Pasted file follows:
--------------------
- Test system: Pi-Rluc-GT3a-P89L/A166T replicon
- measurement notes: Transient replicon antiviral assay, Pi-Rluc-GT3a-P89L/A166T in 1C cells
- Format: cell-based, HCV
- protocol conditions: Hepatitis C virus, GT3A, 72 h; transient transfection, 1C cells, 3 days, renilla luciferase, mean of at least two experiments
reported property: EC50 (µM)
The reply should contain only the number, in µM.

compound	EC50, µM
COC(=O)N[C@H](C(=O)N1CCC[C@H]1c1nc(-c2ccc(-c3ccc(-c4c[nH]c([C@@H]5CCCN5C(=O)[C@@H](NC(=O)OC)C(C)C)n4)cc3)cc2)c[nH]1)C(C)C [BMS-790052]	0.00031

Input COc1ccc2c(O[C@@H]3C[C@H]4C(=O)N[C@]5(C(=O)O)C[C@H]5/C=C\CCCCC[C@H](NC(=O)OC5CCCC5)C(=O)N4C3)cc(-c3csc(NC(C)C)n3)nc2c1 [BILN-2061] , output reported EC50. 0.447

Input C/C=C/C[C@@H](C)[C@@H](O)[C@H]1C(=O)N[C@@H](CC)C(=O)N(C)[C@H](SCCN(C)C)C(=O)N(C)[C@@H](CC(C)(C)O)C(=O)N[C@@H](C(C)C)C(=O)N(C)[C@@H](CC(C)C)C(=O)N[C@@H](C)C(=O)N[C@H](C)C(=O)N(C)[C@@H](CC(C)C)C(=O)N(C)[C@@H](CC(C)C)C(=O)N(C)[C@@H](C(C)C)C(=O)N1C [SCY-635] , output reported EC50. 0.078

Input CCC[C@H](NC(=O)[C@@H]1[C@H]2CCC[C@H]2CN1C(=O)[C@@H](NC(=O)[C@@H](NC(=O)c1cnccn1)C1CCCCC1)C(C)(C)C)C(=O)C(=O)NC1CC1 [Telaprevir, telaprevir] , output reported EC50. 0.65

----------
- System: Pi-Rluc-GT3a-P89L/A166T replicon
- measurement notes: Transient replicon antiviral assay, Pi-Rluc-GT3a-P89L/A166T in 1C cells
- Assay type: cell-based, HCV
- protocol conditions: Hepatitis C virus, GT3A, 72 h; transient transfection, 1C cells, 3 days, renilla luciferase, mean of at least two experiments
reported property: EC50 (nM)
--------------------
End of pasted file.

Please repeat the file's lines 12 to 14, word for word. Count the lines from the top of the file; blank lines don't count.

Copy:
----------
- System: Pi-Rluc-GT3a-P89L/A166T replicon
- measurement notes: Transient replicon antiviral assay, Pi-Rluc-GT3a-P89L/A166T in 1C cells